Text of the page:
- Visser critiques Wilber's understanding and presentation of biological evolution (and even science in general), especially in his lack of appreciation for and articulation of the explanatory power of natural selection and random mutations to initiate evolutionary change, as advanced and explained by today's evolutionary sciences. Nonetheless, I believe Wilber has a greater appreciation of natural selection than many of his comments (especially in video interviews) seem to indicate, yet Visser is partially correct to point out this apparent fallacy or oversight.
- Visser is especially critical of Wilber's tendency to dismiss science's explanation of biological evolution towards complexity by inserting a “force,” such as “Eros” (or “Spirit-in-action”). I agree, at times, this seems like a “Creationist's slip” or a mistake made by Wilber similar to mundane “design arguments” for the existence of God (used by Creationists). Yet, if one focuses on other passages and statements made by Wilber in his writings (which I will highlight), Visser's approach creates a distortion and false reading of the Integral Vision. Nonetheless, Visser is correct to point out these misstatements, especially since Wilber keeps committing them. In other words, in my opinion, it is Wilber's version of a category error (which I hope to clarify and correct in future essays).
- Importantly, Visser harshly criticizes Wilber's attitude to not engage in addressing and answering his critics, instead of just dismissing them with a wave of the hand and a conceited smirk (particularly in his video interviews), or to simply call them names (such as “flatland reductionists”). As Visser complains: “[Wilber] hides behind a smoke screen of grandiose metaphysical knowledge claims, repetitive arguments, and angry tirades.” To some degree this seems true to me as well, though I believe Visser exaggerates (since he's grown impatient with Wilber's attitude to criticism). Yet, I maintain, he is incorrect by not reading Wilber's “metaphysical” (actually spiritual) statements correctly and accurately (but that's Wilber's fault too, especially since he has provided too much ammunition for Visser to use with his certain inaccuracies and fallacies).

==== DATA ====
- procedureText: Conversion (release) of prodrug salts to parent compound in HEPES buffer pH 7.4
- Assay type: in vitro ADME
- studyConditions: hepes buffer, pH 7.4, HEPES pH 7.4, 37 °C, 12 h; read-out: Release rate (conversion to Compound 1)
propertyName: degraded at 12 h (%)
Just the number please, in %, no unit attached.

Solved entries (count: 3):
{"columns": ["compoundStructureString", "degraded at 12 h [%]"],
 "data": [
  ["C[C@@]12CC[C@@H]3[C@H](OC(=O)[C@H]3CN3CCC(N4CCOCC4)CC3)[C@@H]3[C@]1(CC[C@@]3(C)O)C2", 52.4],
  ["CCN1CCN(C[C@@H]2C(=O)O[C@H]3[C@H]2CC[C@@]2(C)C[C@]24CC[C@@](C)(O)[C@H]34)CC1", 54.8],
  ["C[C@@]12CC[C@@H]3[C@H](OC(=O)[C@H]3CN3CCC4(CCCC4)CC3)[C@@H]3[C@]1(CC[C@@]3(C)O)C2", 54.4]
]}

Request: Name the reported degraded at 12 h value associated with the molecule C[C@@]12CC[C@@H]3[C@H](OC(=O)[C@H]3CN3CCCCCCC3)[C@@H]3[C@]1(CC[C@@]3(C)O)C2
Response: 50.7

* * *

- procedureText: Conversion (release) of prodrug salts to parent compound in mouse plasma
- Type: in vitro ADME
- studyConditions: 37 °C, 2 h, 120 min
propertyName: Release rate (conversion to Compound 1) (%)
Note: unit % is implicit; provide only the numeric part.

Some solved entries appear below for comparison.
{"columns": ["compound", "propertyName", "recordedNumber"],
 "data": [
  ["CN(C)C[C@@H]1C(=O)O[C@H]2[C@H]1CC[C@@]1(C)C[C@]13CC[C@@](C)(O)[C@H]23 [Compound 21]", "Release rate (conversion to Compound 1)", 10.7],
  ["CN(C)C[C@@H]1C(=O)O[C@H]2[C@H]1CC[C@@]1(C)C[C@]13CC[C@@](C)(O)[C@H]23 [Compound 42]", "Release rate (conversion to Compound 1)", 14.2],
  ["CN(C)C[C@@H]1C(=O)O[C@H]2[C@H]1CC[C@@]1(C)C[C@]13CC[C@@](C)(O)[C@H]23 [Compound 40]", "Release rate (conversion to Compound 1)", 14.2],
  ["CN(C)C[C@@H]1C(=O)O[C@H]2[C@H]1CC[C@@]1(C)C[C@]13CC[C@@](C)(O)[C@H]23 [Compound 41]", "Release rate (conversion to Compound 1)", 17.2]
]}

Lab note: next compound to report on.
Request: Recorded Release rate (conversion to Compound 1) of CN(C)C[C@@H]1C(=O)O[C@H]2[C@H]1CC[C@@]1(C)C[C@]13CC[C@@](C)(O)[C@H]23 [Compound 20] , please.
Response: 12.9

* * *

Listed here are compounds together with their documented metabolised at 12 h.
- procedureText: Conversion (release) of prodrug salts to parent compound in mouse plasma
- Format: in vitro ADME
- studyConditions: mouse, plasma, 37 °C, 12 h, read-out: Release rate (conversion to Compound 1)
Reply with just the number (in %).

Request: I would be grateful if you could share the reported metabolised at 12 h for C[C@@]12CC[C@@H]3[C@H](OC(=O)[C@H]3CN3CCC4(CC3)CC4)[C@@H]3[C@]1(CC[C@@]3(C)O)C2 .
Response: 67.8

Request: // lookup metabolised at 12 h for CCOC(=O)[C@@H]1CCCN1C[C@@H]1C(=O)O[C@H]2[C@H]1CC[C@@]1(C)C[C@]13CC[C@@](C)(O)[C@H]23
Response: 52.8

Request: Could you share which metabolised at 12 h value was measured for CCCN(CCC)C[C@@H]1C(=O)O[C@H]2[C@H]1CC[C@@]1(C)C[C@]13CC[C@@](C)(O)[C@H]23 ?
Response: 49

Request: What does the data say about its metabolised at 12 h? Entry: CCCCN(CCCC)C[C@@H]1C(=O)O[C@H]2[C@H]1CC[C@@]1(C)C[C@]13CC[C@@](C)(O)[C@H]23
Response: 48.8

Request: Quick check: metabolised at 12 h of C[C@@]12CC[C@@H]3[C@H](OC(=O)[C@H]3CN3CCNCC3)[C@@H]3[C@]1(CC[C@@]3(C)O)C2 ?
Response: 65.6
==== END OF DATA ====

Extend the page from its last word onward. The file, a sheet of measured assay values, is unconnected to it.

Hence, I tend to agree that Wilber should take these critiques more seriously, for Visser states them well and systematically, therefore, they need to be adequately addressed by either Wilber or other integral thinkers (which I hope to do, to some degree). Mostly, my contention will be that Wilber himself has made a category error when he tries to insert Eros-Spirit into the evolutionary equation as an explanatory “force” instead of emphasizing that the entire evolutionary process, on ALL levels (physiosphere, biosphere, noosphere, theosphere, et al) is Spirit-in-action as a whole. In other words, God is not “running” evolution by acting upon it (as if “God” is an outside actor), but rather evolution itself is God-in-action (as immanent Spirit) creating the universe and all beings (and life) within it. God, in other words, includes random “chance.” We do not need to use science to prove God, an impossibility (a category error), by finding “holes” or “gaps” in evolution or any other clever theories supporting plausibility arguments. In another context, addressing the use of quantum physics as a proof for God, Wilber once said: “The attempt to 'prove' mysticism with modern physics [or biological evolution] is not only wrong but actually detrimental to genuine mysticism.” God is discovered with the Eye of Spirit (via satori), not with science or the arguments of the mind (or measuring with the eyes of the body and its extensions). Once seen (or realized), however, God is evident to the mind and to the awakened eyes as Beauty, Truth, and Love (or Eros). This will be the thesis I shall emphasize in considering the real Integral Vision.